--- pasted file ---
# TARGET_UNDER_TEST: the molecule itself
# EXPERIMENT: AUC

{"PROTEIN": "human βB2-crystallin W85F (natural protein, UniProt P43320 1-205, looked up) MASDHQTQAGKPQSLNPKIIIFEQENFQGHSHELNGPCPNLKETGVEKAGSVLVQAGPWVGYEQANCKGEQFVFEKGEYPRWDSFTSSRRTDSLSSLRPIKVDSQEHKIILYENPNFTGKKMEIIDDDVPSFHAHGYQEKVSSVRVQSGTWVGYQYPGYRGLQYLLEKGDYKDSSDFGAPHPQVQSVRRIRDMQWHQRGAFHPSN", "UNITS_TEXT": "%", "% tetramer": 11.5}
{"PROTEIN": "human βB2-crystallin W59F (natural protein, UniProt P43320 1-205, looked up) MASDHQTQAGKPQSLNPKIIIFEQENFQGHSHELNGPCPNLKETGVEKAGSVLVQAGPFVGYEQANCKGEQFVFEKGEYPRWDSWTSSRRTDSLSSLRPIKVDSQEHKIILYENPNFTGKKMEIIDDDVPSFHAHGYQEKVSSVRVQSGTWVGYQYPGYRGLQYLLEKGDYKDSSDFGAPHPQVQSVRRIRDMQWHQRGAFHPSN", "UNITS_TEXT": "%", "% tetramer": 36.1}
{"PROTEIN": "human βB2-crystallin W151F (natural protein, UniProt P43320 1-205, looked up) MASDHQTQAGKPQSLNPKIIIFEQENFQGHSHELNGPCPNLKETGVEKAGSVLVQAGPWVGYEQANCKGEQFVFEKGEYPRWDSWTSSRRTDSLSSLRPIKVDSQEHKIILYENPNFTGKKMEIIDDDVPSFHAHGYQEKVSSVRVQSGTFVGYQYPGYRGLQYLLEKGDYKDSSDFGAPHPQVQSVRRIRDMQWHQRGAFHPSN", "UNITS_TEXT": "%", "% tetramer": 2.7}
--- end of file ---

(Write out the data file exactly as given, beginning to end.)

# TARGET_UNDER_TEST: the molecule itself
# EXPERIMENT: AUC

{"PROTEIN": "human βB2-crystallin W85F (natural protein, UniProt P43320 1-205, looked up) MASDHQTQAGKPQSLNPKIIIFEQENFQGHSHELNGPCPNLKETGVEKAGSVLVQAGPWVGYEQANCKGEQFVFEKGEYPRWDSFTSSRRTDSLSSLRPIKVDSQEHKIILYENPNFTGKKMEIIDDDVPSFHAHGYQEKVSSVRVQSGTWVGYQYPGYRGLQYLLEKGDYKDSSDFGAPHPQVQSVRRIRDMQWHQRGAFHPSN", "UNITS_TEXT": "%", "% tetramer": 11.5}
{"PROTEIN": "human βB2-crystallin W59F (natural protein, UniProt P43320 1-205, looked up) MASDHQTQAGKPQSLNPKIIIFEQENFQGHSHELNGPCPNLKETGVEKAGSVLVQAGPFVGYEQANCKGEQFVFEKGEYPRWDSWTSSRRTDSLSSLRPIKVDSQEHKIILYENPNFTGKKMEIIDDDVPSFHAHGYQEKVSSVRVQSGTWVGYQYPGYRGLQYLLEKGDYKDSSDFGAPHPQVQSVRRIRDMQWHQRGAFHPSN", "UNITS_TEXT": "%", "% tetramer": 36.1}
{"PROTEIN": "human βB2-crystallin W151F (natural protein, UniProt P43320 1-205, looked up) MASDHQTQAGKPQSLNPKIIIFEQENFQGHSHELNGPCPNLKETGVEKAGSVLVQAGPWVGYEQANCKGEQFVFEKGEYPRWDSWTSSRRTDSLSSLRPIKVDSQEHKIILYENPNFTGKKMEIIDDDVPSFHAHGYQEKVSSVRVQSGTFVGYQYPGYRGLQYLLEKGDYKDSSDFGAPHPQVQSVRRIRDMQWHQRGAFHPSN", "UNITS_TEXT": "%", "% tetramer": 2.7}